May 31, 2007
Gmail is Good, But ...
Posted by Gordon Smith

Since going Google last month, I have been adjusting to Gmail. The more I use it, the more I like it. That's a good sign for any service, especially one based on software.

But there are days when I wonder about email. William Birdthistle has a series of interesting posts on scholarly productivity over at Prawfs (see here, here, and here), and email is one of the villains: "My advice to new professors would be to ration your time on email and the web to the absolute minimum, perhaps even to the point of spending most of your day on an unconnected computer. I found email, in particular, a tremendous way to fritter away days of my life."

Fred Wilson also feels burdened by email, but he is not interested in unplugging. He is looking for options: "text messaging, instant messaging, and site messaging for one to one messaging. And blogging, twitttering, and social networking for one to many messaging." All of that seems like it would send William, already teetering, over the edge. Me, too.

In the end, I suppose this is all about maintaining communities -- or, if you prefer, networks -- right? Each of us is a member of multiple communities, and we need to figure out the best way to maintain those connections. Some thoughts on the relative merits of these technologies:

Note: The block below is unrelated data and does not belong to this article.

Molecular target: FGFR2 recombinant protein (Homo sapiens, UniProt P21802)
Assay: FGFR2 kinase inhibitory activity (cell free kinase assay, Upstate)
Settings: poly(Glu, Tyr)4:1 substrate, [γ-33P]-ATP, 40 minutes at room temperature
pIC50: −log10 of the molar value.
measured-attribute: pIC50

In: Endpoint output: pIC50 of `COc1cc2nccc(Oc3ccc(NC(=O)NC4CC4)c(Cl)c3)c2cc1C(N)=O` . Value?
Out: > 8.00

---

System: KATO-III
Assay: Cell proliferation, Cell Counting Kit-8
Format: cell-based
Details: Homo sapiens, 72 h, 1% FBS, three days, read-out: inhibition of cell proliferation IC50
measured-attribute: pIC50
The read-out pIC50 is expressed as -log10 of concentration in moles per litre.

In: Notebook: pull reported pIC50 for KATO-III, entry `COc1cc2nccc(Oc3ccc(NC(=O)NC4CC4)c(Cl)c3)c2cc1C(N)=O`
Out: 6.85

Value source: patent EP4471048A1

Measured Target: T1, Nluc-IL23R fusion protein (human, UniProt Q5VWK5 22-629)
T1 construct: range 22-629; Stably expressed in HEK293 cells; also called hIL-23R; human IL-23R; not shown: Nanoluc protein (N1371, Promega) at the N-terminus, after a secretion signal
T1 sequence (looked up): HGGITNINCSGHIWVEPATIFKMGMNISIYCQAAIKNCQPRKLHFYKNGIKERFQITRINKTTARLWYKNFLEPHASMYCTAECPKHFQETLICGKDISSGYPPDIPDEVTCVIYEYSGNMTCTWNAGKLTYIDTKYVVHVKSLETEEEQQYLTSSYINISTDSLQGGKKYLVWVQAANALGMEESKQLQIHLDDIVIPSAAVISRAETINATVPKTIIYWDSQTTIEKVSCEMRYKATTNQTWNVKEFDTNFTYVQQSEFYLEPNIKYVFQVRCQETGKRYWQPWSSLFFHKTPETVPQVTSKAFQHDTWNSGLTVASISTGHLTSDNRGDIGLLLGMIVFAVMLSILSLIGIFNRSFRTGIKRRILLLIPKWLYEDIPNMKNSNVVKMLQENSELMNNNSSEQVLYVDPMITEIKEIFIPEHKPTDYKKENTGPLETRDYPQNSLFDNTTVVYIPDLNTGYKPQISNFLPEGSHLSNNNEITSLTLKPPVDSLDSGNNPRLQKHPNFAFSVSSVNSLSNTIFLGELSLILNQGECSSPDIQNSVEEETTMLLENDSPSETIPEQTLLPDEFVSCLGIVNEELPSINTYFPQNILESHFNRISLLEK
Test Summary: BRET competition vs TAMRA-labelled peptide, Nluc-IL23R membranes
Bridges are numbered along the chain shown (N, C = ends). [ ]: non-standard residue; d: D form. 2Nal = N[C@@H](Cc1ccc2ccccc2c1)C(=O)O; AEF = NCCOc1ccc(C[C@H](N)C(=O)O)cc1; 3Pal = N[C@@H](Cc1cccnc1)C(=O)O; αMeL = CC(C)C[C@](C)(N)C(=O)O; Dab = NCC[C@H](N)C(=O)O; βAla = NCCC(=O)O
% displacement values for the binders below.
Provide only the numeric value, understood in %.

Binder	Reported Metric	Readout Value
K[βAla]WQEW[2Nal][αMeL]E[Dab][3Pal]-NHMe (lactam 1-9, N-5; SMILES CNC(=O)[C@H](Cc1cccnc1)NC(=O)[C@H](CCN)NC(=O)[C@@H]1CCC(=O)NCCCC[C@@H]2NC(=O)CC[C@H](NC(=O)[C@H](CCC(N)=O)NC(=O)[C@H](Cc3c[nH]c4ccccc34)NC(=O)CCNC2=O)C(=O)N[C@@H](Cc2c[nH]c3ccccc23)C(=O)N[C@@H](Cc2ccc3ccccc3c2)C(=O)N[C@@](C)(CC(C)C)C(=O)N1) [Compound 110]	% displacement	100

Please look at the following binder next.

• At the moment, I use email and telephone for one to one messaging and blogging for one to many.
  • I do not like text messaging, though it has the dual virtues of cheap mobility and asynchronicity. I am tempted to go this direction for my family communications, which are getting more complicated by the year with five growing children.
  • IM is not asynchronous, which is a big problem for me.
  • My children enjoy site messaging with their friends, but that seems like a generational thing. Can you imagine lawprofs communicating via Facebook? Ok, maybe it isn't unimaginable, but like any social networking service, it requires some critical mass before it becomes worthwhile.
  • I don't use LinkedIn, either, even though I am registered and receive periodic invitiatons to link. So few people I care about use it that it just isn't worth the effort.
  • Finally, I have experimented with twittering, and I like it. I think it has potential.

As always, I would be interested to hear others' experiences and recommendations on this score.

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